St. Andrews, SCOTLAND—The Slam is dead. Long live Zach Johnson, once the most underrated player in golf and now the game’s greatest overachiever.
After Johnson dusted the pre-scandal Tiger Woods at the 2007 Masters, Rick Reilly opined, “I think Zach Johnson in ten years has a real chance to be your server at Olive Garden.” Eight years later, Johnson is most of the way to the Hall of Fame, with 12 PGA Tour victories. More impressively, Johnson is only the sixth man to win both a Masters and an Open at the Old Course, joining all-time greats Sam Snead, Jack Nicklaus, Seve Ballesteros, Nick Faldo, and Woods.
The story of a wet, wild final round of the weather-delayed 144th Open Championship was as much about Jordan Spieth’s spirited run at the Grand Slam as it was the victory by Johnson, who outlasted Louis Oosthuizen and Marc Leishman in a four-hole playoff. After bogeying the 71st hole—approach shot well short of the green, then a missed 8-footer—and leaving his approach to 18 in the Valley of the Sin, Spieth finished one shot out of the playoff and was left to rue what might have been. “I just wish I had given myself a little better opportunity,” he said.
As usual, Johnson maximized his. An opening 66 left him one shot back of the first-round lead, but ensuing rounds of 71-70 left him three off the 54-hole lead in a nine-way logjam for sixth place. The final round was a cold, windy, rainy, nasty day; in other words, perfect Open weather. But with the front nine playing downwind a bevy of players raced to hot starts, with both Johnson and Leishman going out in 31 to reach -14. (Oosthuizen, one of the 54-hole leaders, shot 34 to get to -14.) Spieth birdied three of first six holes to join them but made a colossal error on the par-3 8th hole, running a birdie putt clear off the green. He compounded the mistake by missing a 5-footer for bogey. That dropped him three strokes off the lead. “If you make double bogey it’s a very difficult climb,” Spieth said,” and there’s absolutely no reason to hit that putt off the green. My speed control was what really cost me this week, the five 3-putts in the second round, and then just my speed control in general wasn’t great. On that hole I had left so many of them short throughout the week I said, I’m not leaving this one short. So that was a mental mistake on my part.”
But for all of his manifold talents Spieth’s toughness may be his single greatest strength: he birdied the next two holes to get back in the fight. With birdies on 10 and 12, Leishman reclaimed the lead, and the margin was up to two when Johnson bogeyed the Road Hole after his foot slipped and he semi-shanked his second shot. But Leishman shrank from the enormity of the opportunity, making his first bogey in 35 holes at number 16 after sniping his approach shot into a bunker and blowing a 4-footer. Johnson caught him at 15 under with a gorgeous 25-footer for birdie on the 72nd hole. “There was emotion there because it was the 72nd hole and I had a good round going,” Johnson said. “The emotion was there, briefly, but I knew mentally I had to get ready for what happened.”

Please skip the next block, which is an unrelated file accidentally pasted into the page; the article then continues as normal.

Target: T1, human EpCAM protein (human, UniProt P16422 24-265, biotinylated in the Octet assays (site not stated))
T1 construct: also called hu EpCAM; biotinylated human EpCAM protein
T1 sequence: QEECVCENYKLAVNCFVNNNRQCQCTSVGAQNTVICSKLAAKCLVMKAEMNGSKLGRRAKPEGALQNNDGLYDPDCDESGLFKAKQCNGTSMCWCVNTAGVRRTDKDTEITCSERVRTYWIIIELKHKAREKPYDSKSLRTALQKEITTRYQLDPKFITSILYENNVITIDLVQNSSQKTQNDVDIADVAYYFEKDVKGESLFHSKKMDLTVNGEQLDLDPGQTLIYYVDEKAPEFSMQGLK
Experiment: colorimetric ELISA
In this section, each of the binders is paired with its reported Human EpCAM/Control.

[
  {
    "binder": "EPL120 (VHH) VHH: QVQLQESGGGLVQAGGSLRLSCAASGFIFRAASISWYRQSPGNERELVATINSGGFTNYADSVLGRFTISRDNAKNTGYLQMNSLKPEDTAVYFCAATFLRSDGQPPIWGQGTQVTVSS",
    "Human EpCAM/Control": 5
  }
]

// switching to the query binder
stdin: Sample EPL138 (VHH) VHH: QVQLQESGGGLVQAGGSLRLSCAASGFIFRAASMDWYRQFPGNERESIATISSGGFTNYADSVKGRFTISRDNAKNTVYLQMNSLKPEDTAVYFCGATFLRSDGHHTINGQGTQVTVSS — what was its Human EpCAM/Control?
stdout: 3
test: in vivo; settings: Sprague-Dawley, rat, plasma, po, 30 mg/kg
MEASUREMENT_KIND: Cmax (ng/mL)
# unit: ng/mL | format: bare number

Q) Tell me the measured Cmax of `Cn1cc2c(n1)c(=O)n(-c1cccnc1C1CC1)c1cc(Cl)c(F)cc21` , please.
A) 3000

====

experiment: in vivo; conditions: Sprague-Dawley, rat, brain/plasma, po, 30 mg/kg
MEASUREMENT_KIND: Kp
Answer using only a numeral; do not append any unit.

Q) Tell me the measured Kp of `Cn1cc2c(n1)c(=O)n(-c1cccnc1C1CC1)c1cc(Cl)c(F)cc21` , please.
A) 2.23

When Leishman failed to birdie the 18th they were tied for the clubhouse lead, ceding the stage to Spieth and Oosthuizen behind them. After a good drive at the monstrous Road Hole, Spieth still had 240 yards left, into the fan. He did okay to leave his approach 20 yards short and then pitched credibly to eight feet. A marshal nearby muttered that similar putts had been misread all day long, and Spieth later allowed that he “read too much into it.”
It never scared the hole.
So now he needed a birdie at the last to join the playoff. Spieth pulled his drive way left, leaving him between clubs. He then did the inexcusable, babying his approach shot short. When he failed to pull a Rocca, the Slam was dead. “I’ve made a lot of the right decisions down the stretch and certainly closed plenty of tournaments, and this just wasn’t one of those,” Spieth said. “It’s hard to do that every single time. I won’t beat myself up too bad because I understand that.”
When Oosthuizen made a textbook birdie at 18 the playoff became a three-man affair. Johnson announced his intentions by playing four perfect shots and birdying the first two extra holes and then at the third, the 17th, after King Louis missed a five-footer for par, Johnson buried a crucial four-footer to save bogey and preserve a one-stroke advantage. Oosthuizen could have extended the playoff at 18 but missed a 12-footer and just like that Johnson, 39, earned a place in the pantheon. He drives the ball straight and his short-game is deadly, but Johnson’s greatest attributes are anatomical.